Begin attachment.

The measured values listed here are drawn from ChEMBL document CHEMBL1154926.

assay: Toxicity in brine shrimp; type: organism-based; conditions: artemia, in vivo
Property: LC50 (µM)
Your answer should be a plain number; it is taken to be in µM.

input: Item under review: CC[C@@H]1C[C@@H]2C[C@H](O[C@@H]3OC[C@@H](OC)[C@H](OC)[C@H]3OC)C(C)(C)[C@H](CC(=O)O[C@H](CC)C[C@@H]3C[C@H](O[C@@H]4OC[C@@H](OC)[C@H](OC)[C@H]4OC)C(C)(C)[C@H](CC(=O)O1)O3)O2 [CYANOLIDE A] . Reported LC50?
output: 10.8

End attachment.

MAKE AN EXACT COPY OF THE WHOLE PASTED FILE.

The measured values listed here are drawn from ChEMBL document CHEMBL1154926.

assay: Toxicity in brine shrimp; type: organism-based; conditions: artemia, in vivo
Property: LC50 (µM)
Your answer should be a plain number; it is taken to be in µM.

input: Item under review: CC[C@@H]1C[C@@H]2C[C@H](O[C@@H]3OC[C@@H](OC)[C@H](OC)[C@H]3OC)C(C)(C)[C@H](CC(=O)O[C@H](CC)C[C@@H]3C[C@H](O[C@@H]4OC[C@@H](OC)[C@H](OC)[C@H]4OC)C(C)(C)[C@H](CC(=O)O1)O3)O2 [CYANOLIDE A] . Reported LC50?
output: 10.8